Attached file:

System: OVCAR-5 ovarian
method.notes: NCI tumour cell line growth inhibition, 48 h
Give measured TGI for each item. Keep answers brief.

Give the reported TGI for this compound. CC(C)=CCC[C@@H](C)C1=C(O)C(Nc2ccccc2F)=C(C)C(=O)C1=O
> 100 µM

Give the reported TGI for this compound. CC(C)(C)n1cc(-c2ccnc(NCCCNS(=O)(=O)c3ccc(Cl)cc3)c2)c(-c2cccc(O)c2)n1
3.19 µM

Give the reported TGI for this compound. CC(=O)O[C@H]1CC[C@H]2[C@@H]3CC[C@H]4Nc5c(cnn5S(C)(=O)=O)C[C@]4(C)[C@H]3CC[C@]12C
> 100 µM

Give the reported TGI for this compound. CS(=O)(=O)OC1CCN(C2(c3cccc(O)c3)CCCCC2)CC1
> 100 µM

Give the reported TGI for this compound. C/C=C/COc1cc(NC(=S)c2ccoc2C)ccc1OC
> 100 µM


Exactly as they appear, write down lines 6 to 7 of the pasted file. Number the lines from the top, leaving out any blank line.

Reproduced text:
Give the reported TGI for this compound. CC(C)(C)n1cc(-c2ccnc(NCCCNS(=O)(=O)c3ccc(Cl)cc3)c2)c(-c2cccc(O)c2)n1
3.19 µM